If you were careful, you saw Davis disqualify Romer in a bad way to keep the WBA title light. So how can you believe that a Kambosos-Haney winner is an undisputed champion when undisputed means a fighter who holds an IBF-WBA-WBC-WBO belt in the same division?

And then WBC caused problems a few years ago when she promoted Vasily Lomachenko from a WBC champion to a WBC Franchise champion. No one knew what it was, and for the most part it was an opportunity for WBC President Mauritius Sulaiman to donate a spectacular, shiny new belt to one of the best fighters in the world.

The problem with this, however, is that titles should be won and lost in the ring, not by upgrading the authorities to another status or creating a completely duplicate title.

Kambosos versus Haney is for the undisputed lightweight title, as Lomachenko won the WBA-WBC-WBO belts in the ring and Teofimo Lopez won the IBF belt in the ring. Before Lomachenko and Lopez fought, Sulaiman told reporters that the winner would be the WBC champion.

Lopez won the fight and was indisputable, although his name was not due to ambiguities about the status of the franchise belt. And when Lopez lost to Kambosos, Kambosos became the undisputed champion. But Haney won the WBC belt, which is why Lopez ridiculed him as an “e-mail champion.”

It is an uncontrollable problem. Heavyweight Usyk angered Joshua last year to win IBF-WBA-WBO titles. Fury has held the WBC title since the elimination of Deontay Wilder in 2020. But on June 11 in Miami, Florida, Trevor Bryan will defend the WBA heavyweight title against Daniel Dubois. Bryan received the belt – essentially a gift from WBA promoter Don King – in 2018 when he stopped BJ Flores for the “WBA’s free temporary heavyweight title.” A temporary belt is rarely needed and was not the case in 2018, but the WBA did it and now it obscures the picture.

Josh Taylor celebrates winning a junior welterweight match against Jack Catterall at OVO Hydro in Glasgow.  Image Date: Saturday, February 26, 2022. (Photo: Steve Welsh / PA Images via Getty Images)

The Superlight Division no longer has an undisputed champion after the WBA stripped Josh Taylor of the tape in early May for refusing to defend. (Photo by Steve Welsh / PA Images via Getty Images)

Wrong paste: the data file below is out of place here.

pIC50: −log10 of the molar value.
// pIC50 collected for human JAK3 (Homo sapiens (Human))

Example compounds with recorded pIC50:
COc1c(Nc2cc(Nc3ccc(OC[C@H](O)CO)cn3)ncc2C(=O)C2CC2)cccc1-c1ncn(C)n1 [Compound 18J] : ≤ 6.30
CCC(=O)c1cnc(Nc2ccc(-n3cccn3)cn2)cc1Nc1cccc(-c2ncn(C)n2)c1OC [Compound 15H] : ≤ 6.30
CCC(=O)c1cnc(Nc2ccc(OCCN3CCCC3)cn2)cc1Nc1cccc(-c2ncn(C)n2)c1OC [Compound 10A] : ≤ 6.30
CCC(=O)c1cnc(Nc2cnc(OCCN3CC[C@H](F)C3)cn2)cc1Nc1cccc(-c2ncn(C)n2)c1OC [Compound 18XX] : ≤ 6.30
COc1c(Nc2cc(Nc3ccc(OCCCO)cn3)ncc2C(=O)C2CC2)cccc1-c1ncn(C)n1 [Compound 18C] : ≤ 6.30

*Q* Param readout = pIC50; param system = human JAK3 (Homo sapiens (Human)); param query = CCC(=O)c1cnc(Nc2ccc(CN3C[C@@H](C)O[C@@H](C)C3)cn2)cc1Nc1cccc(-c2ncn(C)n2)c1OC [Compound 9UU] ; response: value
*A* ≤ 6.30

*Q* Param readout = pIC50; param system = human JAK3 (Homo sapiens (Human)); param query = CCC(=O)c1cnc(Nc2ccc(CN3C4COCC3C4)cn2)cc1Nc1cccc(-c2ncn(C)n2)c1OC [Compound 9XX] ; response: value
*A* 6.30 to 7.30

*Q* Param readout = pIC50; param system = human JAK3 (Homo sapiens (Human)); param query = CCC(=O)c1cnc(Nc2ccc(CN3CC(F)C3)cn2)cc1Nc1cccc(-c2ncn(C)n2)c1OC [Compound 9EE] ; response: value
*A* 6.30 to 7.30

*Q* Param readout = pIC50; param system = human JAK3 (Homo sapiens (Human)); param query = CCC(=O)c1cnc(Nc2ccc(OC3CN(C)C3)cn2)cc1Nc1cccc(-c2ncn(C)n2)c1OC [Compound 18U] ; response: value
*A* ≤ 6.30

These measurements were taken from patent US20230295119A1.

Boxing stakeholders – promoters, television managers, managers – must convene a meeting with the leaders of these sanctioning authorities and point out how harmful it is for the sport to constantly pursue these scams.

It’s bad enough that each of the four sanctions authorities has a different champion. But when an individual sanctioning body has two or three champions within a division, it devalues ​​it All belts.

Fighters should not be stripped if they are fighting a champion from another organization or if they are defending one of the first three at least once a year.

Organizations should rank all fighters in their rankings, even those who hold belts in other organizations.

And there should never be a temporary champion unless the real champion can defend the belt after six months of inactivity and is unable to return within three months.

This would make sense to the belts, help bring back some wayward fans, create new ones and provide a sense of order that boxing lacks.

So Kambosos and Haney are fighting for an unquestionable title. The winner should then fight Davis, who was so impressive when he defeated Romero to end all doubts.

And then maybe this little hot wave that box is on will be more than that and can turn into something really meaningful and long-lasting.